Social Issues in the News
“Lewistown Voters Say No to Bond for School,” the headline said. We usually associate crowded, decaying schools with urban areas, but they are also found in rural areas. In September 2010, voters in Lewistown, a small town in central Montana surrounded by prairies and mountains, defeated a bond issue for the construction of a new middle school. The new school would have replaced the town’s only junior high school. Built in 1921, the school had a host of problems, according to the news article: it did not meet accessibility standards for people with physical disabilities; plaster was routinely falling off walls and ceilings, requiring six classrooms to add suspended ceilings to prevent injuries from falling plaster; and the school was so crowded that some classes met in the gym or hallways and some students had to take tests in closets. (Hall, 2010)
Education is one of our most important social institutions. Youngsters and adolescents spend most of their weekday waking hours in school, doing homework, or participating in extracurricular activities, and many then go on to college. People everywhere care deeply about what happens in our nation’s schools, and issues about the schools ignite passions across the political spectrum. Yet, as this story about a very old school in Montana illustrates, many schools are ill equipped to prepare their students for the complex needs of today’s world.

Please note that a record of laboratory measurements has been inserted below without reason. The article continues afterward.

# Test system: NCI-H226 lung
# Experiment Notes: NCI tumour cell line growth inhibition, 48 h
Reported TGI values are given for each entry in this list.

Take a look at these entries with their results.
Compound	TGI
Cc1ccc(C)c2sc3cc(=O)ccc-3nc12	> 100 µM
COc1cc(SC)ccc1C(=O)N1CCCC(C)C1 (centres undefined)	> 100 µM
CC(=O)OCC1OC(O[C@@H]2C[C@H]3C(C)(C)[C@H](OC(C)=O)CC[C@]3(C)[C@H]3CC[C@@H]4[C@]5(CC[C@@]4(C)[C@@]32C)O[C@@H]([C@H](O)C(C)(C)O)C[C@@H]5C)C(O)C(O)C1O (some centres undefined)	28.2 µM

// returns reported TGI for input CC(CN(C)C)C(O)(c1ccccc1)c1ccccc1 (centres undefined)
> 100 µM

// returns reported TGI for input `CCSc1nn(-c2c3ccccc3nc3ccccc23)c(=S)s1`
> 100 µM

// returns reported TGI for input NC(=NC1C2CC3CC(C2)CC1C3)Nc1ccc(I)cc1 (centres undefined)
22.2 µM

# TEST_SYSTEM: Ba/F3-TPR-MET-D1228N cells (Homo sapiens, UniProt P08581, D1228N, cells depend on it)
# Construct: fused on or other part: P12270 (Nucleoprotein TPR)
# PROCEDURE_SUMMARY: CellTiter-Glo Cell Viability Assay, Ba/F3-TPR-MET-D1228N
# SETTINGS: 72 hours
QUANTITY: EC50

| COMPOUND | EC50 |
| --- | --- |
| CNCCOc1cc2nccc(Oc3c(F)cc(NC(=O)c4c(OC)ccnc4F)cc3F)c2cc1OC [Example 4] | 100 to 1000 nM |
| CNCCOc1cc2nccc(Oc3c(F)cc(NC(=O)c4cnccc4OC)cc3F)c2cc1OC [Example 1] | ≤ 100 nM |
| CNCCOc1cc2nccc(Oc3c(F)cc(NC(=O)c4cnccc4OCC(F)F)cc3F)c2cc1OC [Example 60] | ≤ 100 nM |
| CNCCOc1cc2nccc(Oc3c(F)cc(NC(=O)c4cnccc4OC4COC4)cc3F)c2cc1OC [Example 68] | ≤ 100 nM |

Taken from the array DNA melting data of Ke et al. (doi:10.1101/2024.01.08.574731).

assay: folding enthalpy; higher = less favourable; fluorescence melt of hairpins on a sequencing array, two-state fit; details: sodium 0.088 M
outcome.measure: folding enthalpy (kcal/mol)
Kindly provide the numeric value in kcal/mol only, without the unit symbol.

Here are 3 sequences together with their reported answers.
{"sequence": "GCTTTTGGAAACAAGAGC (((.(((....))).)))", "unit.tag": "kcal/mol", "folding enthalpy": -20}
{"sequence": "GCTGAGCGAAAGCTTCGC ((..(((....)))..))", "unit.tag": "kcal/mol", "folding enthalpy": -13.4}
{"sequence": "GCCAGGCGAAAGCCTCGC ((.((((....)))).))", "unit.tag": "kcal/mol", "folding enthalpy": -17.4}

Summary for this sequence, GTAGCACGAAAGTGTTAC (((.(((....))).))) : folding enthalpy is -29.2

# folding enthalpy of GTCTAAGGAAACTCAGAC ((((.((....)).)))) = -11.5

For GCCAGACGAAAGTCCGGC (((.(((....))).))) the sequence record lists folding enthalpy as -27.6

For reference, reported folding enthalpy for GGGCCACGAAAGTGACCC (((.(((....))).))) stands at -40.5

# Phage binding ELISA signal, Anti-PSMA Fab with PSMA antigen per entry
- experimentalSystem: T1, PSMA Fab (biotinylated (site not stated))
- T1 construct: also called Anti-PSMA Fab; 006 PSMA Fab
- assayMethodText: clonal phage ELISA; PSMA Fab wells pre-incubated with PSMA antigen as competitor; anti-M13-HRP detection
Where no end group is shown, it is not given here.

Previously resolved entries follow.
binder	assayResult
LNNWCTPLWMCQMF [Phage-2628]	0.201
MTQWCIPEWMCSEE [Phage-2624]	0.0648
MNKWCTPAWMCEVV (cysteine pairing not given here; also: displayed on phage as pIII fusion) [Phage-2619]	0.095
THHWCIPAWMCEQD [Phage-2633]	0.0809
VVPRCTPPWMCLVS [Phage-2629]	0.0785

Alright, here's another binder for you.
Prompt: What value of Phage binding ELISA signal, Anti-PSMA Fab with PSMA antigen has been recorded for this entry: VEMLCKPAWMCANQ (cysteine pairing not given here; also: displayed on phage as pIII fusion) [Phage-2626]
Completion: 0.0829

This chapter’s discussion of education and religion begins with the development of schooling in the United States, sociological perspectives on education and education in today’s society. This discussion highlights education as a source and consequence of various social inequalities and examines several key issues affecting the nation’s schools and the schooling of its children. The chapter then presents a sociological understanding of religion by examining religion as a social institution and by sketching its history and practice throughout the world today. We then turn to the several types of religious organizations before concluding with a discussion of various aspects of religion in the United States.
Forms of Education
is the social institution through which a society teaches its members the skills, knowledge, norms, and values they need to learn to become good, productive members of their society. As this definition makes clear, education is an important part of socialization. Education is both formal and informal. is often referred to as schooling, and as this term implies, it occurs in schools under teachers, principals, and other specially trained professionals. may occur almost anywhere, but for young children it has traditionally occurred primarily in the home, with their parents as their instructors. Day care has become an increasingly popular venue in industrial societies for young children’s instruction, and education from the early years of life is thus more formal than it used to be.
Education in early America was hardly formal. During the colonial period, the Puritans in what is now Massachusetts required parents to teach their children to read and also required larger towns to have an elementary school, where children learned reading, writing, and religion. In general, though, schooling was not required in the colonies, and only about 10% of colonial children, usually just the wealthiest, went to school (Urban, Jennings, & Wagoner, 2008).